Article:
Who knew the Cowboys season would be over before the Rangers’? How many points would the Giants have scored if they hadn’t had five turnovers? How long until Wade reminds us that, “Hey, it’s not like we haven’t won a single game!” I think a lockout/strike is the best thing Jerry Wayne can hope for. He may be trying to figure out how to make it happen today.
We spent right at 24 hours in Marble Falls this past weekend, helping the church family there celebrate their 65th anniversary and homecoming and grand opening of their brand new church building. And for most of those 24 hours, I was an emotional wreck. I was really surprised by my own reactions to being in that place with those people. It caught me off guard.
Carrie-Anne and I spent seven years in this place with these people when I was the News and Sports Director at KHLB from 1991-98. We went to football games together. We had babies together. We sang at funerals together. We rang in new years, we visited hospitals, we coached T-ball, we fished and fixed cars and worshiped God together. We survived a tornado together. Whitney and Valerie were both born into that church family. I was a deacon and led worship with that group of Christians. We prayed with the Clarks. We laughed with the Futrells. We painted Cathy Chrismon’s house. We roofed Dan’s houses. We went Christmas caroling. We taught VBS. Donna Preston helped us buy our first home on Hackberry Drive. From Bessie Ruth.
And when we left in 1998 for the greener pastures of sports talk radio on WHBQ in Memphis, Buck Burdett told me we’d be back.
I swore we wouldn’t.
But in 2005, needing a place to live and work while I received my Master’s Degree at Austin Grad, I called up Don Graves. And they welcomed us back with open arms. It wasn’t so much that they hired me part-time as it was they agreed to help support us as I studied. We moved right into Kyle and Marti’s rent house. And right back into that church family.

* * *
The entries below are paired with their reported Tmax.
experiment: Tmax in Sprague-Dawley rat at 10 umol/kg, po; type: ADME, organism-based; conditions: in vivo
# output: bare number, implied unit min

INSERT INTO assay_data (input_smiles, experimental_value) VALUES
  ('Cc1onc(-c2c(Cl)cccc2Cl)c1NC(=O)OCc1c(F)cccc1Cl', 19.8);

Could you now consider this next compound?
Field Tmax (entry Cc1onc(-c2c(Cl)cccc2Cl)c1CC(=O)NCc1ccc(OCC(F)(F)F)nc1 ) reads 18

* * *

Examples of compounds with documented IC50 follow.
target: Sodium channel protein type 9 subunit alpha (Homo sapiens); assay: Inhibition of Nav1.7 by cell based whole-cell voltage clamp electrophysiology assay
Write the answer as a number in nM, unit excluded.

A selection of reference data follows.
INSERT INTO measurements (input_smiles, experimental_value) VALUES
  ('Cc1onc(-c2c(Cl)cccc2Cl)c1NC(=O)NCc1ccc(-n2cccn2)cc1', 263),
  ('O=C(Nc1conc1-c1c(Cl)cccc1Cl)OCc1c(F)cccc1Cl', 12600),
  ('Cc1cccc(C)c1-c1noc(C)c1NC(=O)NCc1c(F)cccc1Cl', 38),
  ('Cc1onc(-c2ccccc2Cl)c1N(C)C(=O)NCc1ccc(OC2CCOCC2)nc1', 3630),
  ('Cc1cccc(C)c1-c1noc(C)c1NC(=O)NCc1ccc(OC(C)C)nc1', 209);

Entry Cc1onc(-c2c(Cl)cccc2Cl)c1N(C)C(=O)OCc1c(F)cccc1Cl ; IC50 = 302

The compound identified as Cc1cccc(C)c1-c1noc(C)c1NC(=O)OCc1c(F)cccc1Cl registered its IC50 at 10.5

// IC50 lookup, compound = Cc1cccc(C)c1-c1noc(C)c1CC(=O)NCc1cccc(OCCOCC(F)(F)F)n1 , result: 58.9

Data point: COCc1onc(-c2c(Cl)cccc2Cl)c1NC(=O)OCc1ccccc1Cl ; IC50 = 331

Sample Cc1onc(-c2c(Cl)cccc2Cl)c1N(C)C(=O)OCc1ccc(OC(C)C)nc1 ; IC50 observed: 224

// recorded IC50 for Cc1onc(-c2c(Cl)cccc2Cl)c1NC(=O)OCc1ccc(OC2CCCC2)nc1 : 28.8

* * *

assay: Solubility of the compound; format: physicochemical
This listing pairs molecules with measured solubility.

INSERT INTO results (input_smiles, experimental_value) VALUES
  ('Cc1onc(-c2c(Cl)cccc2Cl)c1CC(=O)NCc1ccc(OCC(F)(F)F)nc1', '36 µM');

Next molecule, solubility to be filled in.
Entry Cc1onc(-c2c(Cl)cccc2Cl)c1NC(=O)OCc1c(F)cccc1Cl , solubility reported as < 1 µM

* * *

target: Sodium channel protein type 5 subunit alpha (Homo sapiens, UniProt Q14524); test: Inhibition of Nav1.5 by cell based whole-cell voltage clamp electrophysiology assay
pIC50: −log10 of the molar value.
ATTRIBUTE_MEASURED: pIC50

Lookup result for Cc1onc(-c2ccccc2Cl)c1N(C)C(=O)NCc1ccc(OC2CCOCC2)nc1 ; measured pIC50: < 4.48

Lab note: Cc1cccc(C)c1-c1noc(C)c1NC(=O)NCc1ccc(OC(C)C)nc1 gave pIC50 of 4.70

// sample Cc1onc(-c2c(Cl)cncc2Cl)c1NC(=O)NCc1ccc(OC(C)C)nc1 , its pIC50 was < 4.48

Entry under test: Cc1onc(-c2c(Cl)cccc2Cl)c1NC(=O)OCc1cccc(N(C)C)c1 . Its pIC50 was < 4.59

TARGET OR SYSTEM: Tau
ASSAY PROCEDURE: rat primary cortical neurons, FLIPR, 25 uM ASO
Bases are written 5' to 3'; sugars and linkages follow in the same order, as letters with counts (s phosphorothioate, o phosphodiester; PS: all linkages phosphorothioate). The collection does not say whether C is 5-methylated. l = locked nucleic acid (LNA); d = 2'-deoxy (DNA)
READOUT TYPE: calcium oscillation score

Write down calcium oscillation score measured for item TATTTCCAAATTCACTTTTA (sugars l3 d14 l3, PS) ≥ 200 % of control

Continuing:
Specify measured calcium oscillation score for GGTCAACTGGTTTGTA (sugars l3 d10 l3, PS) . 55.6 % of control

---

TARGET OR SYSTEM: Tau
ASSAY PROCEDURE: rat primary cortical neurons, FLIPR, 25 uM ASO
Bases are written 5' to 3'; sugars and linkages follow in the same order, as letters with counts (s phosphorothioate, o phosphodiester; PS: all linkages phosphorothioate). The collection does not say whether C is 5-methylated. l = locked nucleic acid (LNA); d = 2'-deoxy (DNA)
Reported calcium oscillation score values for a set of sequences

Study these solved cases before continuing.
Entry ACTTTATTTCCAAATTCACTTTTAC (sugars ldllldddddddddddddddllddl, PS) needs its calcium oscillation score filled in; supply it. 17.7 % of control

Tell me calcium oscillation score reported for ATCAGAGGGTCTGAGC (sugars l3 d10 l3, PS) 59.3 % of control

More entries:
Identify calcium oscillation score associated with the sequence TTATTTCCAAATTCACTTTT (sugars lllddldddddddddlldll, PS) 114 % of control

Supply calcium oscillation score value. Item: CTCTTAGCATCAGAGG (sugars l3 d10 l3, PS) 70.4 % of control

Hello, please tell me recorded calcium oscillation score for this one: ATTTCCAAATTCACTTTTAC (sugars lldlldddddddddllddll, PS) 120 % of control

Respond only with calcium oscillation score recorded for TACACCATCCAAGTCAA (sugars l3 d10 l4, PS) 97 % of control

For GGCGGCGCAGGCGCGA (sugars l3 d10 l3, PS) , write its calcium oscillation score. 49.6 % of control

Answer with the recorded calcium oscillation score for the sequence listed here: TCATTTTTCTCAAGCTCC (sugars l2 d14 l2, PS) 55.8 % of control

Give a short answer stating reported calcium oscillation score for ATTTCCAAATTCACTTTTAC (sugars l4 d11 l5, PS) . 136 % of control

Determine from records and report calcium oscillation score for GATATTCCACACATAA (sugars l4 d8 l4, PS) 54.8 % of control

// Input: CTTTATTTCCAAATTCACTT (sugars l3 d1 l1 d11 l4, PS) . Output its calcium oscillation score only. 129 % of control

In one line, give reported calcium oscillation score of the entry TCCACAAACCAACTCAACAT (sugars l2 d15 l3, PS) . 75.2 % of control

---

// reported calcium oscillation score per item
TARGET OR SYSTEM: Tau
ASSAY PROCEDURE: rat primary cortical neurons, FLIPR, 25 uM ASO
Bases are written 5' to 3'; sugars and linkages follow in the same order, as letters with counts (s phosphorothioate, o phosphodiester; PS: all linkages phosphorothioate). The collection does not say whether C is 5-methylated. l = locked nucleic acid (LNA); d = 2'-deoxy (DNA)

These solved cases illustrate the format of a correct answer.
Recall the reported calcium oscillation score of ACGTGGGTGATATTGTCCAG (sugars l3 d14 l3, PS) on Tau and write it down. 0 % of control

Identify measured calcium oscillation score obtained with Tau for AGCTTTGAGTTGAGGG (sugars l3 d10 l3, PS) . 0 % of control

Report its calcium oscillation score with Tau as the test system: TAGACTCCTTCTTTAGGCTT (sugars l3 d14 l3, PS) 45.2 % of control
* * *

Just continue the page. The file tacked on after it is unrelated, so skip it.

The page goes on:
I was youth minister for a stretch. Worship leader. Preacher. Interim preacher. Bible class teacher. Men’s minister. Involvement minister. And I learned. And learned. And learned. I worked alongside Jim Gardner as he became the new preacher there. I watched Jimmy Mitchell pour his heart and soul into our kids. I sat at the feet of Jim Dobbs and benefitted greatly from his wisdom and experience and encouragement and love. During those 22 months, I learned as much in and with the Marble Falls church as I did at Austin Grad.
And now here we were again on Sunday. Back in Marble Falls. Back with these people who have shaped us and loved us and supported us and taken care of us.
I forget how much I really love them until I’m right in the big middle of them.
I’ve never hugged and been hugged so much in all my life as I was Sunday. The hugs just kept coming and coming and coming. Carrie-Anne and I truly felt loved. And appreciated. And valued. We felt like we really belonged. It felt — in a weird way that part of me hates to admit — like home.
How do you make it through “It Is Well With My Soul” in the middle of all that?
We love our church family in Marble Falls. And we pray for all of you God’s richest blessings of grace and peace.
I’ll try to spend the next couple of posts getting caught up on a variety of things. Again, thanks for your patience with the blog. It’s been a weird past couple of weeks. I still don’t have this thing totally where I want it. But we’re getting there.